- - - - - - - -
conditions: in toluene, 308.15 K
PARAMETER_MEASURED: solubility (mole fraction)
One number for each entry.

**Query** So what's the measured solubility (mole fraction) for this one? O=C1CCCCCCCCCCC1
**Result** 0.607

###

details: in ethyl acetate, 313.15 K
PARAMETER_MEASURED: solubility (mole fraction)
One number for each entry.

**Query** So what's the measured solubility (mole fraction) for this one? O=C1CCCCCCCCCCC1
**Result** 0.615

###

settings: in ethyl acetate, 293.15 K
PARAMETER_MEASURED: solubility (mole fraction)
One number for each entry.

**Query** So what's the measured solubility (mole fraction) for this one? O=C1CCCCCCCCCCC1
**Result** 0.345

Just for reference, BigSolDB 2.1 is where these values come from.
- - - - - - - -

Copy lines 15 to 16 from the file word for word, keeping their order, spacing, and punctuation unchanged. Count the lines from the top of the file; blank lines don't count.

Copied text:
One number for each entry.

**Query** So what's the measured solubility (mole fraction) for this one? O=C1CCCCCCCCCCC1